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Houston FD's Emergency TeleHealth and Navigation Solution Modernizes EMS with Mobile Video Teleconferencing

Author: Dr. Michael G. Gonzalez, Associate Medical Director, HFD

Copyright: Copyright 9-1-1 Magazine, Feature Content

Date: 2017-06-19
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Different means of communication have become an integral part of our everyday lives. From the way we catch up with family, broadcast our thoughts to the world, or how we order a taxi, we have adapted the way we live through modern and instant communication. Nowadays, it’s commonplace. In the healthcare and emergency response industry, we shouldn’t settle for less.

At the Houston Fire Department (HFD), we have nearly 4,000 firefighters working to protect over 2.2 million people across the city. We receive upwards of 600,000 emergency calls each year, which can translate to over 400 EMS transports a day. Like most fire departments and emergency responders, we are constantly searching to maximize the efficiency of operational resources and personnel as much as possible.

One of the major problems emergency response organizations face is screening which 9-1-1 calls actually require an emergency response. Many times, responders receive calls from patients that don’t have a relationship with a primary care provider, but have a medical issue that needs to be addressed – like refilling a prescription or diagnosing the common cold. While these needs are important to keeping our citizens healthy and safe, they do not always require an ambulance ride or a trip to the hospital. For patients, it is also unnecessary to sit in a hospital for hours when he or she could have just scheduled an appointment with a nearby clinic or physician.

We needed something that could help HFD responders provide the best advice and care to patients, but avoid the time and costs associated with unnecessary ambulance transports. Our goal was to keep the foundation of traditional response services in place, but introduce a modern approach to the care we deliver. Understanding that technology would be an important piece this, we partnered with Cisco to develop an Emergency TeleHealth and Navigation solution, or ETHAN.


HFD knew it had to solve this complex problem and provide more coordinated out-of-hospital care, which is why they created ETHAN, or Emergency TeleHealth and Navigation. ETHAN uses video conferencing technology to allow patients and on-site EMTs to instantaneously communicate face-to-face with qualified physicians to determine the most appropriate medical care solution, based on his or her individual condition.

Our HFD Solution

ETHAN is a tablet-based mobile solution that empowers both emergency services and patients to coordinate out-of-hospital care to eliminate unnecessary and costly ambulance rides – and, when appropriate, redirect patients to partner clinic appointments in lieu of a visit to a busy emergency department.

After arriving on-site to a call, HFD first responders ask patients introductory questions, such as if there are signs of physical abuse or if a gun present. If the answer is no to all, the responders will proceed with checking patient vitals and perform a routine care exam. If the emergency responders agree a patient doesn’t need emergency care, the tablet is pulled out and ETHAN is activated.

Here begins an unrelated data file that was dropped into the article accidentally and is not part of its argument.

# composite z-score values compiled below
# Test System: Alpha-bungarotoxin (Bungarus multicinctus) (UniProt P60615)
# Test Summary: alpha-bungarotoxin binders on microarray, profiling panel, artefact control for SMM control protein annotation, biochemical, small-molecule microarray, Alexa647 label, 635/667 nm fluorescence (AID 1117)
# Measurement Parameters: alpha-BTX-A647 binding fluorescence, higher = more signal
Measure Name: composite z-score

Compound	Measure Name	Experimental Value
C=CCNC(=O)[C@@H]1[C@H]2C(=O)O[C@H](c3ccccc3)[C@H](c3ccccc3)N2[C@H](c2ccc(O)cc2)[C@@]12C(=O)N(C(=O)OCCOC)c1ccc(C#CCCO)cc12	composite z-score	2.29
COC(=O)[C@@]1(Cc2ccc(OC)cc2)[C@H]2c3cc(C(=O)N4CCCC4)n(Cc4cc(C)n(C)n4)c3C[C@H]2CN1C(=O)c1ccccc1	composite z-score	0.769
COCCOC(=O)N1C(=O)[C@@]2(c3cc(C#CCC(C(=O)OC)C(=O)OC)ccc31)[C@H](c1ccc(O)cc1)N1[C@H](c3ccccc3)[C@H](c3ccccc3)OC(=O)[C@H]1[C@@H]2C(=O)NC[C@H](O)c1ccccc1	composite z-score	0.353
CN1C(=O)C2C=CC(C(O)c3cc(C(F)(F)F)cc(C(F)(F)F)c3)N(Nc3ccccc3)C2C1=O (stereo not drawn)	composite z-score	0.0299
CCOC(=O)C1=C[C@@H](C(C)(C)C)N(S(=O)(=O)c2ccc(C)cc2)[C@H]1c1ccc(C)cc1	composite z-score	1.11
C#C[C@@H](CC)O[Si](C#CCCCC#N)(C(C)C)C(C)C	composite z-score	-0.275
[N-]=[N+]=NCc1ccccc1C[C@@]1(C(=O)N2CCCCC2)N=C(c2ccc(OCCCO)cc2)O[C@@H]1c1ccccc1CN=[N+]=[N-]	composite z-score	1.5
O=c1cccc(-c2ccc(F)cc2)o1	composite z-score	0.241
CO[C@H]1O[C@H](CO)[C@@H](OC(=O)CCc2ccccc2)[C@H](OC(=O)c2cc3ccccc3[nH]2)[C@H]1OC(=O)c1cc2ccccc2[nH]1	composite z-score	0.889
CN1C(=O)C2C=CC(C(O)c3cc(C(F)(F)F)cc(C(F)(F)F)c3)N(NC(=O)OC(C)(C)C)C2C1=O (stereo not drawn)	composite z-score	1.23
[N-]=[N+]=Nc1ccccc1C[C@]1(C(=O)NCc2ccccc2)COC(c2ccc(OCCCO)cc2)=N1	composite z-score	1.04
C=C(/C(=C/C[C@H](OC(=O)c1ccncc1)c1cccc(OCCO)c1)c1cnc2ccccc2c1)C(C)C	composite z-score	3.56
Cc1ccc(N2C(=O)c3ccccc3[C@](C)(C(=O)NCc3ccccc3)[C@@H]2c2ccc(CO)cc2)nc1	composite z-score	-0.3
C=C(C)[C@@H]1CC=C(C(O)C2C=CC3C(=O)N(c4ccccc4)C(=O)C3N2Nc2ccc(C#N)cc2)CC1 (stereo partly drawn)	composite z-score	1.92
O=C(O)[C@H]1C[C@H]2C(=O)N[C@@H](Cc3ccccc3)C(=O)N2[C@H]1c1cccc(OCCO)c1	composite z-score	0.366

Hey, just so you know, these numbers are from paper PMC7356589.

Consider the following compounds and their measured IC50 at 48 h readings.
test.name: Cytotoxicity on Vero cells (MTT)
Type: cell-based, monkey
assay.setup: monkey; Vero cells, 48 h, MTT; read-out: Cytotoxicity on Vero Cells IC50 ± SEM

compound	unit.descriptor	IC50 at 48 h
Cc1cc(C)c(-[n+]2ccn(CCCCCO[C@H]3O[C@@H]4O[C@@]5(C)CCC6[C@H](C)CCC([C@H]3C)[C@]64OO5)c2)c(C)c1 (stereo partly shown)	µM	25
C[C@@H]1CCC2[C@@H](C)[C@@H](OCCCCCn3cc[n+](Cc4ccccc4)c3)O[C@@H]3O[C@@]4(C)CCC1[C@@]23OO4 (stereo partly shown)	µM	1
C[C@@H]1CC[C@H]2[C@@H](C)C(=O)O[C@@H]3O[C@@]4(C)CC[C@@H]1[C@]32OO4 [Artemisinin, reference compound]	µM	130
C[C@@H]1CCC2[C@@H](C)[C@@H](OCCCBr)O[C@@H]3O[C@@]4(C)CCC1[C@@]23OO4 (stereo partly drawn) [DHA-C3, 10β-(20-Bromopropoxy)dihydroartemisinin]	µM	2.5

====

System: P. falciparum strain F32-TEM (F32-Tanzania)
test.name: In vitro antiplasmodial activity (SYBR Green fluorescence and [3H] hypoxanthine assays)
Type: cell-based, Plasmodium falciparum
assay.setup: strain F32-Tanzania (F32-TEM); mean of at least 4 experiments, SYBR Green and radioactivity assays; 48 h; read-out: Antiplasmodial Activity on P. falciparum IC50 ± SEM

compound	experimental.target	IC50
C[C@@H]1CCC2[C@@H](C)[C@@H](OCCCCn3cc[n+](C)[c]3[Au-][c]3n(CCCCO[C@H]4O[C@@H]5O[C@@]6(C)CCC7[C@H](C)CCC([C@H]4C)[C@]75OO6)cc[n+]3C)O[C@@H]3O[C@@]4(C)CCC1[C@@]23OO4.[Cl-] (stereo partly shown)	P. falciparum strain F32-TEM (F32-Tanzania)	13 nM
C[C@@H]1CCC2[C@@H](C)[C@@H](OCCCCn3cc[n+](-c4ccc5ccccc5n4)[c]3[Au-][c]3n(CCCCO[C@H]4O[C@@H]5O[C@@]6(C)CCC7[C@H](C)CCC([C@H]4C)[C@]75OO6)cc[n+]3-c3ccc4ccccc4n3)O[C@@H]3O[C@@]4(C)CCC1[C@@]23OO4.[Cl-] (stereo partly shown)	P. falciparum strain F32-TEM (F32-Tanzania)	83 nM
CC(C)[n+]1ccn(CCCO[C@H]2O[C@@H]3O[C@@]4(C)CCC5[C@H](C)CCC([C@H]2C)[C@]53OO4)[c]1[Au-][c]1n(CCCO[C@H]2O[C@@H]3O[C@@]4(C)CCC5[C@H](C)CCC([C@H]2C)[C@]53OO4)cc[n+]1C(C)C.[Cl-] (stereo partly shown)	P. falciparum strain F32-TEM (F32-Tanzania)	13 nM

In the past, if there was any question about a patient’s condition they would be transported as a precaution. Now, ETHAN allows us to connect back to the Emergency Operations Center (EOC), allowing medical doctors across the city to work with the on-site EMS crew to interview the patient in real-time through video conferencing to determine the proper medical response.

Real-time data sharing and video conferencing allow the physician to better understand the patient’s situation and offer the appropriate option. This may include a transport to a hospital, city-paid taxi service to a medical facility or simply a reference to an appropriate provider. ETHAN physicians can even connect patients with a partner clinic and schedule an appointment on the spot.

Since we first deployed ETHAN, the city has avoided more than 6,000 unnecessary ambulance transports rides and we have steadily improved our use of the technology. Today, only about 15 percent of patients that engage with ETHAN still end up needing transportation to the hospital via ambulance. 

Last month, HFD surpassed the 10,000 mark for how many patients we attended to using ETHAN. In addition to avoiding ambulance transports, ETHAN helps minimize crewmember response time on site, reduce wear and tear on the emergency vehicles and save both the city and patients money. In certain cases, our HFD responders have cut their time away from the station from an hour and a half to as low as 20 minutes. On top of that, our community, healthcare organizations and ETHAN patients are saving money as ambulance trips typically range between $600 and $1,200, and ER visits themselves can cost even more.

The best part of all – we have just scratched the service of what is possible in this emergency healthcare space.


Creating your mobile EMS program

Emergency response organizations across the U.S. are seeking ways to improve the management of low-priority calls. With tools like video conferencing and other new technologies, we can collectively bridge the gap between patients and physicians almost instantaneously, allowing them to receive the highest level of remote medical attention.